ShootMania: Storm

ShootMania: Storm

Nadeo can make a fine racer, as evidenced with the TrackMania series. In an unorthodox approach you are never racing opponents in a literal sense, rather their top time set for the match. This bare-bones approach eliminated any sort of random chance that has a tendency to occur in most racing games. Nadeo's approach to how the racer should operate keeps the playing field even at all times. If someone beats a personal time, they simply were better than you; it's a motivator of sorts. You want to improve your time, you want to work the kinks out of a racing line and make the wide turns or wall collisions disappear entirely. This sort of approach is carried over to ShootMania: everyone is on an even playing field and if someone manages to beat you, it's likely because they're just more skilled.

ShootMania plays like a homage to the arena shooters that once dominated the first person shooter scene from the late 90s to mid 2000s. A genre that seemed to peak with Unreal Tournament 2004 and then took a quick and less than graceful nosedive into obscurity.  ShootMania is able to perfectly realize the speed that games like Unreal Tournament and Quake 3 captured. Every movement feels fluid and the action never stops; you're left constantly moving unless you'd like a quick ending to your round. Unlike the aforementioned games, there are hardly any different choices in weapons. Unless standing on a designated platform for a sniper weapon or underground for a spread weapon, the game pits you and everyone else with the same weapon: rocket gun. Limiting every player to the same weapon allows for a truly balanced playing field in turn. There's only one way to gain an advantage of sorts and that's being able to maneuver quickly, using terrain to your benefit or simply being a better shot. It eliminates any feeling of a cheap loss which can be an issue with games with a great deal of weapons scattered throughout.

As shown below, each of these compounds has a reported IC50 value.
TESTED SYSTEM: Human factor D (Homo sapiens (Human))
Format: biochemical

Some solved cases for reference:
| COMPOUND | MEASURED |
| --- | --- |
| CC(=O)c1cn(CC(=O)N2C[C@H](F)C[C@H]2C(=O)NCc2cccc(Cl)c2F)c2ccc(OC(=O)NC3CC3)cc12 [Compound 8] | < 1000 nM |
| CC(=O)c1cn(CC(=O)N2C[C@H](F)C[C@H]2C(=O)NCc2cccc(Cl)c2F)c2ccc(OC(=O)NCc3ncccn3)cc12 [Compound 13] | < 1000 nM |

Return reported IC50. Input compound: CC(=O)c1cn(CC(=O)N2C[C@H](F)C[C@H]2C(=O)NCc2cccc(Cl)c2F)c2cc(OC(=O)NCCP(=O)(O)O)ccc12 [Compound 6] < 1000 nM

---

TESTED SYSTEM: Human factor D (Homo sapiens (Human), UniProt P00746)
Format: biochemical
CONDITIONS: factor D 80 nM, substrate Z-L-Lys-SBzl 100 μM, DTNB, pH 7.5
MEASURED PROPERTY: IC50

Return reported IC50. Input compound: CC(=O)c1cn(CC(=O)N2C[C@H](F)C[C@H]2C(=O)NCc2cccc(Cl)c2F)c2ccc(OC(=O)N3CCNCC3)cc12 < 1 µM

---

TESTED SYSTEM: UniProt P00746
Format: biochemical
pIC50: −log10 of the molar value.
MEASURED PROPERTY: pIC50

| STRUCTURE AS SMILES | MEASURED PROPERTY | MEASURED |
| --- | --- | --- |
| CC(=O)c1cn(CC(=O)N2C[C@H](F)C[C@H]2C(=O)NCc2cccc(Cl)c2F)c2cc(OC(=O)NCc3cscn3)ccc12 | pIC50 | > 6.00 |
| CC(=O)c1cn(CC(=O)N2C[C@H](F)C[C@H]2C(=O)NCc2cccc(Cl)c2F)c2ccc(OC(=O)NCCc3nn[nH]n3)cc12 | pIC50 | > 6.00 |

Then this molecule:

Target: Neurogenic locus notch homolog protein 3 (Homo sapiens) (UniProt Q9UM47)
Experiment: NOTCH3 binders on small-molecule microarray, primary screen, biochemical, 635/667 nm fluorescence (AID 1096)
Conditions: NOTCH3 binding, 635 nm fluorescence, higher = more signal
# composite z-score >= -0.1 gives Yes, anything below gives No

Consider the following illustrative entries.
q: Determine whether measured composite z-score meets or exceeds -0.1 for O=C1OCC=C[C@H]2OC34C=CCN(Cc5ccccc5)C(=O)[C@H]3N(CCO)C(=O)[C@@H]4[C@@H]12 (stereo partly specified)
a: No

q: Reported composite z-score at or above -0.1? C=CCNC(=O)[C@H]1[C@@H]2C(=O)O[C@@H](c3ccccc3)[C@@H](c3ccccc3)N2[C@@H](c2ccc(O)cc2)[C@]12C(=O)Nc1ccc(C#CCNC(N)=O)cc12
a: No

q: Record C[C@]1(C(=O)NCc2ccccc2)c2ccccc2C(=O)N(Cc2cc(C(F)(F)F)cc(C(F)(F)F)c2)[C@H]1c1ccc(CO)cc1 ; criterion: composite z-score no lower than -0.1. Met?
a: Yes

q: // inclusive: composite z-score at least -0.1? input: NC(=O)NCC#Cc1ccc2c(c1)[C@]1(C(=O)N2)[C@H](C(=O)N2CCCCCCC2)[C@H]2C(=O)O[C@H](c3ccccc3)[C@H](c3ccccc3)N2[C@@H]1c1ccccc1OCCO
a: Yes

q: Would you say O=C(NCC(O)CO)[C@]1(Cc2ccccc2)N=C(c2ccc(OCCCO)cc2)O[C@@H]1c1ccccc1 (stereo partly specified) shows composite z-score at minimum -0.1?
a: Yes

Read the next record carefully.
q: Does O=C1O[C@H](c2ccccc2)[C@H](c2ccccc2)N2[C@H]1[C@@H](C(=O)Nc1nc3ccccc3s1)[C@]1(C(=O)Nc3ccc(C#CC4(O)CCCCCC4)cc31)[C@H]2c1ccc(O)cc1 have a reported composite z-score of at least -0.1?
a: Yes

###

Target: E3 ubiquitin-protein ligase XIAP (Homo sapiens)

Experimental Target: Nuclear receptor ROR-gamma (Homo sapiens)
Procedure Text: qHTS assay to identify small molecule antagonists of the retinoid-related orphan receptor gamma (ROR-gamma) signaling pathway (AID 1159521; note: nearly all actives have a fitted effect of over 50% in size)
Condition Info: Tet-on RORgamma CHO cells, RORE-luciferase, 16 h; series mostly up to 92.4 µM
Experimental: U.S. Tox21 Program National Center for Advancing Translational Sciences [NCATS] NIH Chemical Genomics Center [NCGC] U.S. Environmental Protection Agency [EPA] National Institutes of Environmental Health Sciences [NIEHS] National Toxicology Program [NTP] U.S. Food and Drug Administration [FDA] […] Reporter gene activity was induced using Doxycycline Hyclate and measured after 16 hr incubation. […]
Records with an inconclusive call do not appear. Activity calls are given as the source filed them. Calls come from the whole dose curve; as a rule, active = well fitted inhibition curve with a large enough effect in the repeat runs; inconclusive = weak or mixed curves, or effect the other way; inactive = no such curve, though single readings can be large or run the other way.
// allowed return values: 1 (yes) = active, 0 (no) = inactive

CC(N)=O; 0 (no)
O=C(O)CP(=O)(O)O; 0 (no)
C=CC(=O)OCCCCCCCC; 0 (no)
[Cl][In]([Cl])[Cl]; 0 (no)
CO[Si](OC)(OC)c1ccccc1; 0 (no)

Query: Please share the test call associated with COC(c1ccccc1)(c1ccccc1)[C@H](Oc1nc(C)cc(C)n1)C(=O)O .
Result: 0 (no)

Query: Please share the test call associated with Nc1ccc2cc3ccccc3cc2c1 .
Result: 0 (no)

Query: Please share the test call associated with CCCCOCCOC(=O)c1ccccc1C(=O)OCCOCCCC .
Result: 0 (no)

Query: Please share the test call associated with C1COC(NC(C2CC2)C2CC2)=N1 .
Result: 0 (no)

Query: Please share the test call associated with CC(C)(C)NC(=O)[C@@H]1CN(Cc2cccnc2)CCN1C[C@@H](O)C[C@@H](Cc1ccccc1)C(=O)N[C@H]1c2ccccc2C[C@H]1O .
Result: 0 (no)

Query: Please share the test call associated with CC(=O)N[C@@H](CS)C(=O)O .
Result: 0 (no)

While the idea for one type of weapon is fantastic for a more competitive environment the concept falters when one craves for more than the homogenized, static arsenal. Using the same weapon time and time again can become tiresome, leaving one wanting more. The fact that the weapons offered by default aren't interesting adds to the issue.  The vanilla approach to combat leaves a lot to be desired in the end. Nadeo's intentions are wonderful, but what it translates to is gameplay that can only be described as banal.

As of now ShootMania has four game modes widely available, the most popular of them being Royal. With a pole in the middle of a level in a free for all environment, players are allowed to freely respawn until the pole is captured. Once the pole is captured it becomes a game of single elimination, as well as a ring of wind that destroys any player that touches it. The ring becomes smaller as the round continues, eventually forcing any survivors into the center of the level with nowhere to run. These moments are the ones I had the most enjoyment, frantically scrambling from one thing to another in an attempt to dodge an errant rocket. The frenzy of action leading to, and including, the ring of death around the central pole makes Royal a well thought out and executed gameplay mode. There are other modes such as Joust, a duel environment where two players are enclosed in a small area and try to knock each other out, and Elite. Elite is an interesting spin on team based combat, where one attacker is given 3 hit points and a sniper to go up against three defenders with rocket guns. It's an interesting mixture of the Assault gametype in Unreal Tournament and Counter-Strike, and was quite a bit of fun to play and watch. There are other game modes floating around on the servers but they were all but empty aside from the self explanatory "Obstacle Course" mode.